Some films are more prone to reticulation than others, I think the Fuji films are among those, but I don't know for certain. If you search reticulation in here there should be lots of information.
    Generally, it's caused by sudden temperature changes in processing, either large temp differences between the chems, or, temperature shifts during washing (somewhat more likely).
     
  11. Roundabout

    Roundabout Member

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    Thanks. I'll have a search. Although this is one reason that I don't develop film myself. I'm far too clumsy (and lack of space).

    Just for the sake of discussion. Most of the images I've seen online about reticulation seemed to have a more uniform pattern, which is why this seemed odd. These two images were next to each other on the roll (or pretty close), yet one has the issue and the other doesn't. I had also wondered if it was something that the lab did when they scanned the film (although this is something I do have experience with and it seemed odd)?

    with.jpg without.jpg
     
  12. AgX

    AgX Member

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    I did a search through the literature I got on this issue I have not seen any sample showing inhomogeneous reticulation (except for film frozen during processing, but that gives a different, very specific effect).
     
  13. Molli

    Molli Subscriber

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    My guess is that, if a drastic change in chemical or washing water temperature occurred (I'm going with the latter), then a small amount was poured in down the side of the tank, the error quickly realised, the water poured out. Assuming the film was still on the reel at that point, it would account for the odd spacing of the reticulation.

    I can picture in my mind what I mean and what I think possibly happened, but I'm not sure I explained it well. I hope you can make sense of that garbled idea!
     
  14. Simon R Galley

    Simon R Galley Subscriber

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    Just read through some comments.

    1) Reticulation on modern emulsions is very rare, and really does take some doing

    2) Someone mentioned FUJI 'could' be more prone to reticulation, absolutely NOT the case, whilst any film can reticulate, FUJI / KODAK / ILFORD are ultra high quality coated products and are highly resistant, one test we all do is 'adhesion' that is adhesion of the emulsion(s) to the base. Adhesion of modern film emulsions is outstanding, perhaps APUGGERS who processed film in the 40's and 50's would be able to tell of many reticulation events...its very rare now.

    Simon ILFORD Photo / HARMAN technology Limited :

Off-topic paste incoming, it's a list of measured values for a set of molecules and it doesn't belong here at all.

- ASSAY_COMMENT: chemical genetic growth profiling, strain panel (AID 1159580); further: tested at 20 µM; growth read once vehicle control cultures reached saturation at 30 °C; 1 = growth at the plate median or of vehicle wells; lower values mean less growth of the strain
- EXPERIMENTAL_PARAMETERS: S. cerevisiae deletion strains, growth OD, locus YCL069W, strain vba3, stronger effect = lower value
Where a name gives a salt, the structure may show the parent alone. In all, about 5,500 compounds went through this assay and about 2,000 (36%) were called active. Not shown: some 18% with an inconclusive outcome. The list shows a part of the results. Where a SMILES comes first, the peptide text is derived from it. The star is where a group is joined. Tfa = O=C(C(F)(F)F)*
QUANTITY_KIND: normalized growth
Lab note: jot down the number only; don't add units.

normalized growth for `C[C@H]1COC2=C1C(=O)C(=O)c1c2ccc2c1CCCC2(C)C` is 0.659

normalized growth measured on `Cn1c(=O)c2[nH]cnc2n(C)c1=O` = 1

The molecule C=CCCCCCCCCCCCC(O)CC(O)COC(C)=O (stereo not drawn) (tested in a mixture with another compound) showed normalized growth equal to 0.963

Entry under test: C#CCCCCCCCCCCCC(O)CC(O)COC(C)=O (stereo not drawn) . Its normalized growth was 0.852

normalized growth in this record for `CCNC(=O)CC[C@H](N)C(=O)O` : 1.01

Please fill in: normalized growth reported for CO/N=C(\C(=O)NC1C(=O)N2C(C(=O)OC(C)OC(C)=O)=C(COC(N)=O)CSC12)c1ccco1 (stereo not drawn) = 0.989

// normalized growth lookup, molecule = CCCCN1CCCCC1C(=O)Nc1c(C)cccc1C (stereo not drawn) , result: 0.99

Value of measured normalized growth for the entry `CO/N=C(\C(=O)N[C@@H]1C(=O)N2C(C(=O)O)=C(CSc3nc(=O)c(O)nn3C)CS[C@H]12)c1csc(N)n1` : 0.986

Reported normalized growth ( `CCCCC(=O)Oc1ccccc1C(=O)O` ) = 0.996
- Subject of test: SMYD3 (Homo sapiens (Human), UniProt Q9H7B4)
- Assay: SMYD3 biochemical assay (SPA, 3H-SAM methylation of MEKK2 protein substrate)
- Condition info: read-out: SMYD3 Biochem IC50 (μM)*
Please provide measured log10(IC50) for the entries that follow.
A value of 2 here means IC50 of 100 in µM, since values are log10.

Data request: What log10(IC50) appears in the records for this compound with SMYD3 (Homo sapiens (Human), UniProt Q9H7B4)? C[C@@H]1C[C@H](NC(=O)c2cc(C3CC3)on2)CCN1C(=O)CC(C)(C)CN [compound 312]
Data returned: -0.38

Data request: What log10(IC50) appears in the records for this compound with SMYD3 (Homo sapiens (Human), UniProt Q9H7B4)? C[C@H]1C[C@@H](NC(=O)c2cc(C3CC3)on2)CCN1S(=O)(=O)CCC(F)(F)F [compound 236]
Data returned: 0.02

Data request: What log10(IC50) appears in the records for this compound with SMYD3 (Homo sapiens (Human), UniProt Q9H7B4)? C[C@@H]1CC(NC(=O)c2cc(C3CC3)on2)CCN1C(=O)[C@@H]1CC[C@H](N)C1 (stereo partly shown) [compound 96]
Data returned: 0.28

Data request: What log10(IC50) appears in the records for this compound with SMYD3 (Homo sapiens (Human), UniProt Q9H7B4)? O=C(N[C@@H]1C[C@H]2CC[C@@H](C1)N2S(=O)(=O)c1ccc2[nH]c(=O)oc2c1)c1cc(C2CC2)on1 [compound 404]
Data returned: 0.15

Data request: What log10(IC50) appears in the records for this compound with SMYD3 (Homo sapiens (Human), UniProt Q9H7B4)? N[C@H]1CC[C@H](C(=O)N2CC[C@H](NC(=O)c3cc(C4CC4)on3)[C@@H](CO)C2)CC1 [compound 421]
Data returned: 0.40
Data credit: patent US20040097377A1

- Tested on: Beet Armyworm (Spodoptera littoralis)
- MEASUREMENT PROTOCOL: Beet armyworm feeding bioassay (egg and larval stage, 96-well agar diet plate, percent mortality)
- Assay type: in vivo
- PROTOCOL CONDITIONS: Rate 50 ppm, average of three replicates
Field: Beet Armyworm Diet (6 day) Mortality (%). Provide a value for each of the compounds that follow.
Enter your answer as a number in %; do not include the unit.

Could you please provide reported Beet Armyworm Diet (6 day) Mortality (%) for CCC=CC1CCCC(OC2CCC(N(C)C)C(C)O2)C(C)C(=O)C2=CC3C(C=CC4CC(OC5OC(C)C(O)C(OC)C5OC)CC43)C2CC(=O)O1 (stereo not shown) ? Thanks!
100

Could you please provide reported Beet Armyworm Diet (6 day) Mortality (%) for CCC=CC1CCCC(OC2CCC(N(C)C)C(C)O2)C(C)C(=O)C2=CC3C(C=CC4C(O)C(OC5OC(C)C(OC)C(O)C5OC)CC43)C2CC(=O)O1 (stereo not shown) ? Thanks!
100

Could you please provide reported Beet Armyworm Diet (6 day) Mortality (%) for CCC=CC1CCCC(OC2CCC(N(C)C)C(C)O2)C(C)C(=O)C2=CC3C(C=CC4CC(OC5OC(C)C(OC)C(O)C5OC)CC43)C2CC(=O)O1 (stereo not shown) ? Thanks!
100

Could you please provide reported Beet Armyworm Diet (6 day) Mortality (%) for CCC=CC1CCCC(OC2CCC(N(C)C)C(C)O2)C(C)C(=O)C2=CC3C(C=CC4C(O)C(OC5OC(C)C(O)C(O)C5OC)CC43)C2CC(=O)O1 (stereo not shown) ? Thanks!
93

Simon ILFORD Photo / HARMAN technology Limited :
     
  15. Ian Grant

    Ian Grant Subscriber

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    Simon, Neopan 400 is one of the few films from a major manufactuers that will reticulate quite easily. Rodinal with it's free hydroxide is often the culprit because it significantly sftens the emulsion.

    Ilford's film hardening is excellent, the last reticaltion I had was at school (late 1960's) using FP3 & HP3 (ex government surplus), I quickly learnt how to avoid it. FP4 & HP4 had significantly better hardening, it took Kodak a time to catch up.

    The issue these days is most films are so well hardened people get lax with temperature controls through out the entire process cycle and few remember that wash is part of that cycle, particularly as very few use hardening fixers now.

    Ian
     
  16. Roundabout

    Roundabout Member

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    Just back to say that I've had another roll developed from the same batch - at a different lab - and all is well.

    Not sure I'm completely sold on the high contrast of this film compared to HP5, but that's another story. Probably just not used to it, I tend to do all the contrast adjustments post-process in Photoshop, so maybe I just need to adjust my workflow with this film. I've kind of got used to HP5 being 'flatter', which allows me to start from a more 'even' base, I suppose.

    Thanks again for all the comments above.
     
  17. 250swb

    250swb Member

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    You might be better off sticking with HP5 if contrast is a problem. I choose lower contrast films and processing for a similar reason, adding contrast is far easier than trying to reduce contrast. Although for a high contrast look there is nothing like a good high contrast negative to start with, the subtlety of the transition of tone is much better than trying to force it in post processing or printing.

    Steve